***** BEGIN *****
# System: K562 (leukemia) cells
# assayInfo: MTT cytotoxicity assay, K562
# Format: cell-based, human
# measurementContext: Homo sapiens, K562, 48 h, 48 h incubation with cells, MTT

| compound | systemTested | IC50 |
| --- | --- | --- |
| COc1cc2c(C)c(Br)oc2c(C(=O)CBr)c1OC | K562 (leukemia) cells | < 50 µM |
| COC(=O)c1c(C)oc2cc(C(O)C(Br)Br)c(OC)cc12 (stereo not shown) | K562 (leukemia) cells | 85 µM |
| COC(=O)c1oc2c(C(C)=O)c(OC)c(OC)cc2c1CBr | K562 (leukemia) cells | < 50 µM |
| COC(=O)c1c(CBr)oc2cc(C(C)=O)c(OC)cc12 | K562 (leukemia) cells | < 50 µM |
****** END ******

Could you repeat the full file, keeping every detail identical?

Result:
# System: K562 (leukemia) cells
# assayInfo: MTT cytotoxicity assay, K562
# Format: cell-based, human
# measurementContext: Homo sapiens, K562, 48 h, 48 h incubation with cells, MTT

| compound | systemTested | IC50 |
| --- | --- | --- |
| COc1cc2c(C)c(Br)oc2c(C(=O)CBr)c1OC | K562 (leukemia) cells | < 50 µM |
| COC(=O)c1c(C)oc2cc(C(O)C(Br)Br)c(OC)cc12 (stereo not shown) | K562 (leukemia) cells | 85 µM |
| COC(=O)c1oc2c(C(C)=O)c(OC)c(OC)cc2c1CBr | K562 (leukemia) cells | < 50 µM |
| COC(=O)c1c(CBr)oc2cc(C(C)=O)c(OC)cc12 | K562 (leukemia) cells | < 50 µM |